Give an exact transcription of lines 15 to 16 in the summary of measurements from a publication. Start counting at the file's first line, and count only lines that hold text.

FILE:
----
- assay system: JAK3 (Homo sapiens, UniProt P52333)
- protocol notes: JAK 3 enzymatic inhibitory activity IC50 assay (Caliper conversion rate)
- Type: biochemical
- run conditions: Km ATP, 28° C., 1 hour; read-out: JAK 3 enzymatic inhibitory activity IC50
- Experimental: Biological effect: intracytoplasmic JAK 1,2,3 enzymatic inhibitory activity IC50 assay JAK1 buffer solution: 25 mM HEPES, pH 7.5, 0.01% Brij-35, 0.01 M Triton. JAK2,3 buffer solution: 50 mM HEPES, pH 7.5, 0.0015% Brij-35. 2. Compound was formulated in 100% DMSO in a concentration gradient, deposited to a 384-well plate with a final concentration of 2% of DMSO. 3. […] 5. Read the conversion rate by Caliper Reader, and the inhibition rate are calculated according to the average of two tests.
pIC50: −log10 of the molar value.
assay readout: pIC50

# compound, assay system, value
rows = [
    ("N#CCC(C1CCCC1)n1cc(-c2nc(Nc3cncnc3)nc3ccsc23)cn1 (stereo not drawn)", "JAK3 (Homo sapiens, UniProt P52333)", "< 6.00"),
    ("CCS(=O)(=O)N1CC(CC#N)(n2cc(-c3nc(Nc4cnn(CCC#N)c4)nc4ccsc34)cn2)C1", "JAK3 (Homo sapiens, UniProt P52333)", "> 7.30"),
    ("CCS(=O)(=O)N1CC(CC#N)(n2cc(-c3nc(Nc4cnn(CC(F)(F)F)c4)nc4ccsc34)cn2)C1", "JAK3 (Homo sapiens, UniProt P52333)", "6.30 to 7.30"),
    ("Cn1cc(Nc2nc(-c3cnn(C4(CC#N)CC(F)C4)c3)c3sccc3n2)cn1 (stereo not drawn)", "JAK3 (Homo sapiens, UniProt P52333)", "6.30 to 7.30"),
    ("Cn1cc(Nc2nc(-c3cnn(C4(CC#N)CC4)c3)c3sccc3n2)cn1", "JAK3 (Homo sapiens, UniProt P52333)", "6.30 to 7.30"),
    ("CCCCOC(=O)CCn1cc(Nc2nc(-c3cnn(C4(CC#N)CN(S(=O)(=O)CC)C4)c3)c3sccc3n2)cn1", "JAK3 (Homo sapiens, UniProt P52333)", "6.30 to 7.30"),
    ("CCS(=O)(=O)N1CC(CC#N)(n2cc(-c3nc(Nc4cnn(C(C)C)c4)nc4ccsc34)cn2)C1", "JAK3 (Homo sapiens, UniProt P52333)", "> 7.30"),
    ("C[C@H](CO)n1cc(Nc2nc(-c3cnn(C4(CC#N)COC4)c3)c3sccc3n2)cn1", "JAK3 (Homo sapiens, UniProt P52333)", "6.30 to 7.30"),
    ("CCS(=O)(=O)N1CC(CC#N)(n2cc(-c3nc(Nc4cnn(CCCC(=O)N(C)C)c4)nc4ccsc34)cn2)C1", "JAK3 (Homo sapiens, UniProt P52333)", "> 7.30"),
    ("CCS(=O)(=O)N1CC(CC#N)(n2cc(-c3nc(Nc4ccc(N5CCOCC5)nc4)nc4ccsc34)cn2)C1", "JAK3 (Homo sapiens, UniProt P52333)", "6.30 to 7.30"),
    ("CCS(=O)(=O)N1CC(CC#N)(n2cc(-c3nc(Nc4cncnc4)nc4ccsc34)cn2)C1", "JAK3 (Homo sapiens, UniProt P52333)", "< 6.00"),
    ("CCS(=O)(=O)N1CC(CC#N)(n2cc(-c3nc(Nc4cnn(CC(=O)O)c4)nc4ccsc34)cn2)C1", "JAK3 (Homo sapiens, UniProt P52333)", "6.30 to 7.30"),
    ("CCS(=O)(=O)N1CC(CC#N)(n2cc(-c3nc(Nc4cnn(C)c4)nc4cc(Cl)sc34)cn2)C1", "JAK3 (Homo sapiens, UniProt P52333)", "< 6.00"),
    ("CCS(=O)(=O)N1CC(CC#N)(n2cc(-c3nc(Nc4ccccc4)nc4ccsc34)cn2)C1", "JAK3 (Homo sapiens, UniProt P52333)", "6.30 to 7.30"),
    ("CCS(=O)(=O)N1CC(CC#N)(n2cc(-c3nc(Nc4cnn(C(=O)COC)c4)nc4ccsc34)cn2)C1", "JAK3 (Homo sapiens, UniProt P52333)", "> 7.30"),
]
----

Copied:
    ("CCCCOC(=O)CCn1cc(Nc2nc(-c3cnn(C4(CC#N)CN(S(=O)(=O)CC)C4)c3)c3sccc3n2)cn1", "JAK3 (Homo sapiens, UniProt P52333)", "6.30 to 7.30"),
    ("CCS(=O)(=O)N1CC(CC#N)(n2cc(-c3nc(Nc4cnn(C(C)C)c4)nc4ccsc34)cn2)C1", "JAK3 (Homo sapiens, UniProt P52333)", "> 7.30"),